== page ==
• Implementing blockchain-based solutions: This database is common when implementing blockchain-based ideas. Here the key is a hash value, and the value is the corresponding block entity.
  • Real-time random data access: Key-value databases offer fast in-memory access. So we can use it in a situation when our application needs to handle lots of small continuous reads and writes. 
  • Storing basic information: We can use it in an application to keep some basic data based on key-value pairs. For example, we can store web pages with the URL as the key and the webpage as the value.
  • Content Delivery Networks: We can use it for multimedia storage and serve large web objects (video, images, audio, etc.) in a high availability environment.

Different Types of Key-Value Databases

There are several implementations of key-value databases available in the market; they offer different functionalities and improvements over others.

  • Aerospike: Aerospike is the world’s leading provider of next-generation, real-time NoSQL data solutions for organizations of any size. Aerospike businesses overcome apparently insurmountable data bottlenecks to compete and win at a fraction of the cost and complexity of traditional NoSQL databases. By unleashing the full power of current technology, Aerospike’s proprietary Hybrid Memory ArchitectureTM provides an unassailable competitive advantage, generating previously inconceivable value from massive amounts of data at the edge, in the core, and the cloud.
  • Apache Cassandra: Cassandra is a complex key-value database that Facebook first released as open-source in 2008. Cassandra employs data structure building blocks to generate up to 4 or 5-dimensional hashes to represent data. Values are just a collection of other key-value pairs. The keyspace, which has a column family storing a group of keys and values pairs, is at the top of the database hierarchy.
  • Amazon Dynamo DB: At any size, Amazon DynamoDB is a key-value, NoSQL document database with single-digit millisecond performance. It’s a fully managed, multi-region, multi-master, persistent database for internet-scale applications with built-in security, backup and restores, and in-memory caching.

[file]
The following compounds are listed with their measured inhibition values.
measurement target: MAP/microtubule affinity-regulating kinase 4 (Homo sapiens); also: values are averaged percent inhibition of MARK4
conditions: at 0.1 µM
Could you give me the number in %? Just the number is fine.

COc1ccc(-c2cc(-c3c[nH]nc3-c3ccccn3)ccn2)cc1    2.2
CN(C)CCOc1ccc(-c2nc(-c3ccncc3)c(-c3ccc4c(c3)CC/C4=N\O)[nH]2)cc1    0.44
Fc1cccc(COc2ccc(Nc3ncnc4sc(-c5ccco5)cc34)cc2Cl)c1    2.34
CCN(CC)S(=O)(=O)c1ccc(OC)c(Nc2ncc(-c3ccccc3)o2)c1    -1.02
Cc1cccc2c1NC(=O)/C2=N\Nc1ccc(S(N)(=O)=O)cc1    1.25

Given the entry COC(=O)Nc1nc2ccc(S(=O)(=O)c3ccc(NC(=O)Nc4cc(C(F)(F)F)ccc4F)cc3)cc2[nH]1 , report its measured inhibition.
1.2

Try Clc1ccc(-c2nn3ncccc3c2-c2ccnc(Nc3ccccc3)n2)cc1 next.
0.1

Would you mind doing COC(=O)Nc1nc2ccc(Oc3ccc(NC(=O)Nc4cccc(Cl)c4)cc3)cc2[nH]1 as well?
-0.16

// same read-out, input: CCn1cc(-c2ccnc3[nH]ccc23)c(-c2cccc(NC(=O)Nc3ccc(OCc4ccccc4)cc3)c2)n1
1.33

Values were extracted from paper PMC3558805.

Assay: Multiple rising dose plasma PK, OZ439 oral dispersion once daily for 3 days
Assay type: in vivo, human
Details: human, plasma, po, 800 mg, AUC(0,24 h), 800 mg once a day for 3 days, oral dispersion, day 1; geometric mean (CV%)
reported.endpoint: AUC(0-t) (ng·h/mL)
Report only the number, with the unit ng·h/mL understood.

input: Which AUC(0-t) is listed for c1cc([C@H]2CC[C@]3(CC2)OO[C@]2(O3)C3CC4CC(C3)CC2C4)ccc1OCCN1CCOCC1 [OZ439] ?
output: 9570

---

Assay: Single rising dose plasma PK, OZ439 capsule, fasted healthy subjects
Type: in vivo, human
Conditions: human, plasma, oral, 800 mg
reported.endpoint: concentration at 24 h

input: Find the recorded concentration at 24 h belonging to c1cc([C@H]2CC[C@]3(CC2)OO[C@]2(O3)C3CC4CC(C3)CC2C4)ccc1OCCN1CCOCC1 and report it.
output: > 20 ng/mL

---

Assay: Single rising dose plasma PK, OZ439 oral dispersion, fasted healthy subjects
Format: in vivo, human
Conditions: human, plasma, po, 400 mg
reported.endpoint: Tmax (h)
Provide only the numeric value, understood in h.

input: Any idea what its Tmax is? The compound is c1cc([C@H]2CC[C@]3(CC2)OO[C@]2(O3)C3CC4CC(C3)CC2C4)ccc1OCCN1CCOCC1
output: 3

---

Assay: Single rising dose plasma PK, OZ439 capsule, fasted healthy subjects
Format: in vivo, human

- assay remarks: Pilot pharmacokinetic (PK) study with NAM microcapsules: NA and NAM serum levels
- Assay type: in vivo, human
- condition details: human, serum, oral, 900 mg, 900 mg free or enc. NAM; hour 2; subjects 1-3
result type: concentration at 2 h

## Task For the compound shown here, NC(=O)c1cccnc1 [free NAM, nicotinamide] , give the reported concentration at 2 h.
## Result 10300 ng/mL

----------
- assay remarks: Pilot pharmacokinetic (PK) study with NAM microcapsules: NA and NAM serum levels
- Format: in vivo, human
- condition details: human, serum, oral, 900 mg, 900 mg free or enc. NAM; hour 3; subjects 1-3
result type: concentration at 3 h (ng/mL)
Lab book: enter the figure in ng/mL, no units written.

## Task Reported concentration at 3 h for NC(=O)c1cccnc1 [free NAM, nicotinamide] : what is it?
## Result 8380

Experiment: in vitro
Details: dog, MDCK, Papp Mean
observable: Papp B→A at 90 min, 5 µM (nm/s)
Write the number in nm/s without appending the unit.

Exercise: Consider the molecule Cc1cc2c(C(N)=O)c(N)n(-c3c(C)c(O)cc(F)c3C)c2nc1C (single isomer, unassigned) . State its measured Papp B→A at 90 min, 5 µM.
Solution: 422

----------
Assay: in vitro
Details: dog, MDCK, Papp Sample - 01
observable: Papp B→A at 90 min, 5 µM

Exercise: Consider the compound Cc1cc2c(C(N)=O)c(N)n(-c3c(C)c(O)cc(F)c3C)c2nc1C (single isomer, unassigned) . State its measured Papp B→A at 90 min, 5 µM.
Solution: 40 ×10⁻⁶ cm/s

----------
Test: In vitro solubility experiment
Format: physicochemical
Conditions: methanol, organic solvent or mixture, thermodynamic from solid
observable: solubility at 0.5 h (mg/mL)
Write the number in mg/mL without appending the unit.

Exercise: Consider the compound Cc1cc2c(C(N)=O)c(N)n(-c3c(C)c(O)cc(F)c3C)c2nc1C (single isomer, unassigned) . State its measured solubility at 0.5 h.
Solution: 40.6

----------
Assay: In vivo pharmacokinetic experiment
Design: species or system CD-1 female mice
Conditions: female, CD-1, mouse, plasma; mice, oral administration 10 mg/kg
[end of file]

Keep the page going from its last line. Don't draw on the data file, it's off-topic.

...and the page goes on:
• Berkeley DB: BerkeleyDB began to reimplement numerous DataBase Manager (dBm) system methods. It has multiple interfaces for C, C++, Java, and other languages. Records are made up of key-value pairs, which can be any data type or structure that the computer language supports. BerkeleyDB operates on keys using three separate access methods: B+tree, hashing, and fixed-or-variable-length records (Recno).
  • Couchbase: Couchbase is a mission-critical NoSQL database that supports several models. It is intended to assist in the delivery of increasingly richer and more tailored customer and employee experiences. Developers will benefit from the geo-distributed Engagement Database’s agility and manageability, as well as the performance at any size. Amadeus, AT&T, BD (Becton, Dickinson, and Company), Carrefour, Cisco, and hundreds of other famous names are among the company’s customers.
  • Memcached: Reduces the number of times an external data source must be accessed by caching data and objects in RAM to speed up webpages. It’s open-source and free.
  • Riak: Riak is a key-value database inspired by Dynamo. It’s mostly written in Erlang. The data is made up of a pair of keys and values kept in a bucket that serves as a namespace and allows the same key to appear in several buckets. Riak has a native interface and an HTTP API that allows users to manipulate data using the methods GET, PUT, POST, and DELETE.
  • Redis: Strings, lists, sets, sorted sets, and hashes are among the data structures used by Redis. Redis only supports insert, update, delete, and lookup operations; it does not handle sophisticated queries. All Redis commands are carried out in a single step. The dataset is kept in RAM by Redis servers; however, the data is written to disc at customizable intervals for backup and system shutdown.

Key-Value Database Vs Cache

Because of the ability to return a value given a specific key, we can use a key-value database as a cache to provide crucial real-time information. It can store a pool of read data so that future data requests can be quickly accessed at a later time to improve performance. But there are some differences between cache and key-value database:

  • Where a key-value database can be used as a database to persist data, caches are used in conjunction with a database when there is a need to increase read performance.
  • Caches are not used to enhance write or update performance yet key-value databases are very effective.
  • Where key-value databases can be resilient to server failure, caches are stored in RAM and cannot provide you with transactional guarantees if the server crashes.